Irish art leaves the city in its wake

 

The practice of contemporary art in Ireland can be enriched by artists challenging themselves to work outside their comfort zones, writes GEMMA TIPTON

IN THE MIDST of the outrage, approval and general bemusement that followed the appearance of Joe McNamara’s “Stonehenge” on Achill Island, an emerging theme has been the incongruity of the structure against the great natural beauty of Achill itself.

It is easy to nod your head and agree, even if you haven’t been to Achill, because the island’s image has already been defined in our minds by art. Paul Henry’s scenes of big skies, rain-washed landscapes, rugged lanes, dry stone walls and grey-blue mountains were used in the 1920s on government-sponsored posters and advertisements, creating an idea of the Irish countryside that still influences the way it is seen and imagined today.

Henry’s Achill paintings also characterise an idea of rural art as attractive, representational, concerned with the agricultural, and also as something made in the countryside, often by blow-ins (Henry was from Belfast). Rural art, or rather art depicting rural scenes, may present such a strong image of place that it can even take over from reality. So, there is Constable Country, the part of East Suffolk that John Constable declared “made me a painter”, and Vincent van Gogh’s Arles in the south of France. Go to either of these places and you find yourself ignoring those elements not made familiar by paintings, and seeing what is in front of you through the filter of an artist’s eye.

“Painting,” wrote Constable, “is but another word for feeling”, and in the hands of a good painter, the feeling can be very strong indeed. But is this the case for all art made in rural areas? Does place inevitably affect how art is made and seen? And is there a city/country divide in Ireland? While art may be made in rural areas, it is primarily consumed (shown, seen, sold, written about, collected) in cities. This divide was explored by artists in the Land Art movement in the 1960s and 1970s. Robert Smithson, Walter de Maria, Michael Heizer, Richard Long and their colleagues made vast art projects, including Smithson’s Spiral Jettyand de Maria’s Lightning Field,as political protests. They wanted to create work that would exist outside the market: to see if it was possible to make art that could not be bought or sold, as a protest against what they saw as the artificiality and commercialisation of art.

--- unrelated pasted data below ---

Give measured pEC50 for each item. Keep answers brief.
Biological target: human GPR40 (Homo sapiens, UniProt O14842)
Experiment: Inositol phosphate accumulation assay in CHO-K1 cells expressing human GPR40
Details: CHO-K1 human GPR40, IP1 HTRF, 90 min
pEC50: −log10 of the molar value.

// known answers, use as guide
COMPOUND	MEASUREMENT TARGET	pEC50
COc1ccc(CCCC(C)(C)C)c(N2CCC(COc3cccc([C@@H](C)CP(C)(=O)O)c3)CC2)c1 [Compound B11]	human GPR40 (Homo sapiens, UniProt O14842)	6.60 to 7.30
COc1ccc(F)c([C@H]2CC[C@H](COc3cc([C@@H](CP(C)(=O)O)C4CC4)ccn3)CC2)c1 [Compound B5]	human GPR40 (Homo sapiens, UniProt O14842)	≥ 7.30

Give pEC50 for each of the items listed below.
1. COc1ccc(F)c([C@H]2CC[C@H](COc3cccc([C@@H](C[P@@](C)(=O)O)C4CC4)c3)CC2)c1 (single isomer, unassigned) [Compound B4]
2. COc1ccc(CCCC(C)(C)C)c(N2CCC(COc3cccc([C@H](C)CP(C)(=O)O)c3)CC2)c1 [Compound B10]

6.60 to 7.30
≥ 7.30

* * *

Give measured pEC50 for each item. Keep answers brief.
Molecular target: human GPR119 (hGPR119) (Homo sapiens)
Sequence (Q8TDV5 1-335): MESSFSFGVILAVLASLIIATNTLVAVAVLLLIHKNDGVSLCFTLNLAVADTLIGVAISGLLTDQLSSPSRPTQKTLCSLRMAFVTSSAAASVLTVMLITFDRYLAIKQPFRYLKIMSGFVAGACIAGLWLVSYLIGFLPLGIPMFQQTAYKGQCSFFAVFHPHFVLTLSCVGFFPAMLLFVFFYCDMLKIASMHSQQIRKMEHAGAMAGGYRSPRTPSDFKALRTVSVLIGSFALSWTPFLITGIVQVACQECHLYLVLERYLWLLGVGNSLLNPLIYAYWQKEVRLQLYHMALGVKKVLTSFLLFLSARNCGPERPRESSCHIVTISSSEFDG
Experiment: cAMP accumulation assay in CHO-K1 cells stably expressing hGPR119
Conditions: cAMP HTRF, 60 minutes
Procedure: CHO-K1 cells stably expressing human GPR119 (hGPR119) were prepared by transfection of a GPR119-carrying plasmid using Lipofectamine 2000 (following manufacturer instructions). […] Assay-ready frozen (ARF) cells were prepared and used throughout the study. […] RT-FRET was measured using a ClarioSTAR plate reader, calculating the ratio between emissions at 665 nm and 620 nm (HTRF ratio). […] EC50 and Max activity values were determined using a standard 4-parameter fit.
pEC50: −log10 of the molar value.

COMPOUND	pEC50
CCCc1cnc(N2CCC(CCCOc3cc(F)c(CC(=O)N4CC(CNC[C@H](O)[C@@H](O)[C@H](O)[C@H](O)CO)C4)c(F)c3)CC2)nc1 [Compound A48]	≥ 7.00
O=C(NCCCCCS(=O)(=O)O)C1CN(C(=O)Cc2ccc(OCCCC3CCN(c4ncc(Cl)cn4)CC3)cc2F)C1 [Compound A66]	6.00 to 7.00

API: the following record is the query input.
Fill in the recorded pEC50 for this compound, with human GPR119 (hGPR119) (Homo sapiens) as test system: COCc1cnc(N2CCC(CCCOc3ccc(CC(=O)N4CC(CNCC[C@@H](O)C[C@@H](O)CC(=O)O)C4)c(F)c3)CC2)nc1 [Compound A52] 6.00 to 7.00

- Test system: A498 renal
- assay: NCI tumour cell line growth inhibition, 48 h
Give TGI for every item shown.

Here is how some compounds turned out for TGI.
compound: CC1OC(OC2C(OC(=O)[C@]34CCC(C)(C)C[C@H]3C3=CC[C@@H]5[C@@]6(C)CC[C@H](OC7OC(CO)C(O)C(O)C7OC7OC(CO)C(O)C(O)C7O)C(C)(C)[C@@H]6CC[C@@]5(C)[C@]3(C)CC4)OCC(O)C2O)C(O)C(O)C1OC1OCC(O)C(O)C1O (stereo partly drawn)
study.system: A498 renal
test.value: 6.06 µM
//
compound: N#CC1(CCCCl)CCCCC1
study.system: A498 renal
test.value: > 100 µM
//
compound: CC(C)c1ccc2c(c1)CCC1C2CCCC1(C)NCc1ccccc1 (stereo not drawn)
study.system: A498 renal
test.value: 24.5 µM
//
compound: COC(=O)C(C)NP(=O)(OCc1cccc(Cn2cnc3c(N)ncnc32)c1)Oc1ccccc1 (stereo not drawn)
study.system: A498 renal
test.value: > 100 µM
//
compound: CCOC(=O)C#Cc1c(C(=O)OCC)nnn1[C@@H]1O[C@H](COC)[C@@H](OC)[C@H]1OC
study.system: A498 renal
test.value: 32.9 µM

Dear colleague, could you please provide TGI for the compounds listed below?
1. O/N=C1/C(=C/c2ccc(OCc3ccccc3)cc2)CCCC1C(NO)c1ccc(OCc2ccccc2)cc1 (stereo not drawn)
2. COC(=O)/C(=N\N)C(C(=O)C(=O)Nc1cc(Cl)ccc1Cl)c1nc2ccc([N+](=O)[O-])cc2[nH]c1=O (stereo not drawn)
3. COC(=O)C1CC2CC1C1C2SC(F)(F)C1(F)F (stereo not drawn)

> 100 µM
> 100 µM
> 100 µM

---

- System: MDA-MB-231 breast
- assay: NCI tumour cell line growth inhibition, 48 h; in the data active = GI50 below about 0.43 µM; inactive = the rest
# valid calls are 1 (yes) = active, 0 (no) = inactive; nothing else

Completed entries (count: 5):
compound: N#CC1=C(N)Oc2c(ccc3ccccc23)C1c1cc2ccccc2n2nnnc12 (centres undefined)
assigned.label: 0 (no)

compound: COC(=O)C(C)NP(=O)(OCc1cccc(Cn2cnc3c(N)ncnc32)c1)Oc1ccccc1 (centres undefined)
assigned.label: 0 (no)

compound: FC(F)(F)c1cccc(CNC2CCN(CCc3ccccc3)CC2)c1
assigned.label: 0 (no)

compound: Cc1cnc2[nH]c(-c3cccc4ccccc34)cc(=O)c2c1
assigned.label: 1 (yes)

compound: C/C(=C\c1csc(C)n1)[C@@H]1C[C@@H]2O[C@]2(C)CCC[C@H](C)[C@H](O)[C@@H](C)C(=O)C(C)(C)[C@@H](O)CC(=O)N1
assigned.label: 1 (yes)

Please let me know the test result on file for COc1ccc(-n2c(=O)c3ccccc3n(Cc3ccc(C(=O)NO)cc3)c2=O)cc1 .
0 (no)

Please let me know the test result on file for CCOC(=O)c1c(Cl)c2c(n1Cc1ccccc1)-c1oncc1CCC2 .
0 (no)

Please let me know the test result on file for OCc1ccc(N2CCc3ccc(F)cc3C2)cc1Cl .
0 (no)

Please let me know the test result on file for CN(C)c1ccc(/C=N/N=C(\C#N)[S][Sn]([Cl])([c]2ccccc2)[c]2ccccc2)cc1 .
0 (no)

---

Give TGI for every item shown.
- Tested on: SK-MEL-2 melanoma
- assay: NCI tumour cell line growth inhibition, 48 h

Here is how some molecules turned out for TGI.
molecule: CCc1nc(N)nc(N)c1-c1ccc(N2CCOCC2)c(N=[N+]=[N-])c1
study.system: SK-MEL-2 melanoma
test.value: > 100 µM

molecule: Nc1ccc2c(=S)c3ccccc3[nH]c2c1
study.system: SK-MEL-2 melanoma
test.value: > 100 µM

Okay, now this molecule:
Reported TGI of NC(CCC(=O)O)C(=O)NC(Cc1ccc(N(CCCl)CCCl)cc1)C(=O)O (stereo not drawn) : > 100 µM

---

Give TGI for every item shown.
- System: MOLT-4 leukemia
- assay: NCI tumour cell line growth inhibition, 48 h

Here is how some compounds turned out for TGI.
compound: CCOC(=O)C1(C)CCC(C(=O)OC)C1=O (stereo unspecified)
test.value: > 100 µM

Land Art also ushered in the idea of the rural (or perhaps more properly the non-urban) as a place of protest, and rejection of urban, capitalist and market values. Many Irish projects based in rural areas (Commonage in Co Kilkenny, Ground Up in Co Clare, Gracelands in Co Leitrim and Welcome to the Neighbourhood in Co Limerick) use their distance from urban centres as a site for discussions about different ways of thinking about, making and looking at art and society.

Nevertheless, the art world is ultimately centred on urban hubs, or as artist James Merrigan (jamesmerrigan.blogspot.com), based in Aughrim, Co Wicklow, puts it: “In the context of Ireland it is not a question of rural versus urban; it is a question of Dublin versus everywhere else.” He adds that “artists who live in rural areas feel like they are outside the influential/attention loop, while art practitioners in cities don’t notice what is happening outside the urban sprawl. In the context of art, other urban centres outside of Dublin are ‘downgraded’ to either rural cities, towns, or big villages.”

In fact, Ireland is small enough for such a divide to be relatively academic, in the sense that most people have both urban and rural experiences, either through their own lives or the lives of relatives. Artists from the country come to cities to study or escape what they see as small-town isolation, but there is a parallel movement of city dwellers seeking their own escape – but in the opposite direction.

Merrigan describes himself as “a case study of an artist who makes work in the environment in which I spent my formative years. So in my case ‘place’ has become the bedrock of my art practice because I realised after years of rural frustration and urban dreaming that place and identity are a good combination for making art.”

Sometimes, however, it can take an outsider to see a place anew. Paul Henry was one such, having been born in Belfast and, more recently, artists leaving Irish cities during the boom to find affordable space to live and work have created interesting projects aimed at exploring what rural life means, and sometimes, in the process, redefining it. Doing, in fact, what Paul Henry did, but not always through paint.